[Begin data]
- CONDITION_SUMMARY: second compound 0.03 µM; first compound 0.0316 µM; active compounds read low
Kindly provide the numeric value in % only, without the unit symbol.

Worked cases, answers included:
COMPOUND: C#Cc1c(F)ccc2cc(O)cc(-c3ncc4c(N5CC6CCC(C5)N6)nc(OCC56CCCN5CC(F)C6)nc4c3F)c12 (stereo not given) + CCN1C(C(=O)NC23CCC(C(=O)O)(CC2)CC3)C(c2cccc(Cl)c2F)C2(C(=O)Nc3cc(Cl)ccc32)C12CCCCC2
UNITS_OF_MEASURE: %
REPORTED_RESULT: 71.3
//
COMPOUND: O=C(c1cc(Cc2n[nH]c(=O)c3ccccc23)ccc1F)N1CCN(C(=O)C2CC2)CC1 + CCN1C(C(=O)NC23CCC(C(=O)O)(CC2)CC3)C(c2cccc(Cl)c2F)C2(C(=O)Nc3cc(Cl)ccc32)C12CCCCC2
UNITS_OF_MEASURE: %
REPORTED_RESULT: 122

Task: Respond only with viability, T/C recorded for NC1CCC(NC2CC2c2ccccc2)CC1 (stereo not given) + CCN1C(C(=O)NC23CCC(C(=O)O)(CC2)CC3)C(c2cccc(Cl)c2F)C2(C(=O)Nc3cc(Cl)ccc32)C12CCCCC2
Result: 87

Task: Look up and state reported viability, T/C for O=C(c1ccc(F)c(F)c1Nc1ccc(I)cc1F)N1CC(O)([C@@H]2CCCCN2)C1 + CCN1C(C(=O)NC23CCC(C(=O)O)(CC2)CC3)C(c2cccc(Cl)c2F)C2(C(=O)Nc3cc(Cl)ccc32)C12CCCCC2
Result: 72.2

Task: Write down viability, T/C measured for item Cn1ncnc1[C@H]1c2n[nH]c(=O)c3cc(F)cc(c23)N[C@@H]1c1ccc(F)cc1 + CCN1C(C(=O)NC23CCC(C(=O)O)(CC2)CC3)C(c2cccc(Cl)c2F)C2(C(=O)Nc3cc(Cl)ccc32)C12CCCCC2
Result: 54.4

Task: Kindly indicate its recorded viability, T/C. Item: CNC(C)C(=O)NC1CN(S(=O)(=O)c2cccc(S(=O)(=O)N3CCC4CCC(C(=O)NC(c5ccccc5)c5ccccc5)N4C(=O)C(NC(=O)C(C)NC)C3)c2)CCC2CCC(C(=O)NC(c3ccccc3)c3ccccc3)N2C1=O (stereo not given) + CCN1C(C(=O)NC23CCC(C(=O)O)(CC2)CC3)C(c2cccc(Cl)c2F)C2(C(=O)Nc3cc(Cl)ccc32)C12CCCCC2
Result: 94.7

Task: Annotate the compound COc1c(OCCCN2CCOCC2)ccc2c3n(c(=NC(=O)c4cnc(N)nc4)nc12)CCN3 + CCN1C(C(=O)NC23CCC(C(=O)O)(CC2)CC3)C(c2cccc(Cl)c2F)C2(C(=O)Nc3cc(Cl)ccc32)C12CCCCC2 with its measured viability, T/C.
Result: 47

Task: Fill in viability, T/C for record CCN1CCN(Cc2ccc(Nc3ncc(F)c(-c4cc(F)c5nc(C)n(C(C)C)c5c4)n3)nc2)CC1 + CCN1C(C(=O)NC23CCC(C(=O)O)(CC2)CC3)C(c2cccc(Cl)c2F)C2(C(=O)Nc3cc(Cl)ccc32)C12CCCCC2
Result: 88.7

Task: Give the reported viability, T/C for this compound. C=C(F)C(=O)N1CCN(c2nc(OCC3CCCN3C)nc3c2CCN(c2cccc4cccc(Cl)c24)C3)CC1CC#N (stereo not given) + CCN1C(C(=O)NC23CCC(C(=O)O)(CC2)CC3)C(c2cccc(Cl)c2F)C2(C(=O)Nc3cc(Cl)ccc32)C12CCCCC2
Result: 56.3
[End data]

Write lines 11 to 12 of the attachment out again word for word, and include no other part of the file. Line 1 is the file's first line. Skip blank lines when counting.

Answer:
Task: Respond only with viability, T/C recorded for NC1CCC(NC2CC2c2ccccc2)CC1 (stereo not given) + CCN1C(C(=O)NC23CCC(C(=O)O)(CC2)CC3)C(c2cccc(Cl)c2F)C2(C(=O)Nc3cc(Cl)ccc32)C12CCCCC2
Result: 87